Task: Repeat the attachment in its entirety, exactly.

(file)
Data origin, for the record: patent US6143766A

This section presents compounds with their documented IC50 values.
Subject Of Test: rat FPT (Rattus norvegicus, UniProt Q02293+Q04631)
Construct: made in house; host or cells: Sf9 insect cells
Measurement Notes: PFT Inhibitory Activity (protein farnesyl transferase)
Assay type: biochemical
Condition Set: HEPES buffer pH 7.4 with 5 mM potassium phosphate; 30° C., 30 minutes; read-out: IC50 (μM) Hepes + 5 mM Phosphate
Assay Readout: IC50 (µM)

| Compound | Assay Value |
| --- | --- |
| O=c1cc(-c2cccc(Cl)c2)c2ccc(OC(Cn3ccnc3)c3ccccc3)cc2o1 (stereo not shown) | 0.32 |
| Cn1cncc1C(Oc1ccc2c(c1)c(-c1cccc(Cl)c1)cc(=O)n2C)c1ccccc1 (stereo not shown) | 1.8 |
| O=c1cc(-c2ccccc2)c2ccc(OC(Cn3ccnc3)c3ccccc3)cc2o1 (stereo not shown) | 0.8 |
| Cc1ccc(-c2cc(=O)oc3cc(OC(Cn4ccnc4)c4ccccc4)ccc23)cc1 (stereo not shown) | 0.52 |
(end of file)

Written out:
Data origin, for the record: patent US6143766A

This section presents compounds with their documented IC50 values.
Subject Of Test: rat FPT (Rattus norvegicus, UniProt Q02293+Q04631)
Construct: made in house; host or cells: Sf9 insect cells
Measurement Notes: PFT Inhibitory Activity (protein farnesyl transferase)
Assay type: biochemical
Condition Set: HEPES buffer pH 7.4 with 5 mM potassium phosphate; 30° C., 30 minutes; read-out: IC50 (μM) Hepes + 5 mM Phosphate
Assay Readout: IC50 (µM)

| Compound | Assay Value |
| --- | --- |
| O=c1cc(-c2cccc(Cl)c2)c2ccc(OC(Cn3ccnc3)c3ccccc3)cc2o1 (stereo not shown) | 0.32 |
| Cn1cncc1C(Oc1ccc2c(c1)c(-c1cccc(Cl)c1)cc(=O)n2C)c1ccccc1 (stereo not shown) | 1.8 |
| O=c1cc(-c2ccccc2)c2ccc(OC(Cn3ccnc3)c3ccccc3)cc2o1 (stereo not shown) | 0.8 |
| Cc1ccc(-c2cc(=O)oc3cc(OC(Cn4ccnc4)c4ccccc4)ccc23)cc1 (stereo not shown) | 0.52 |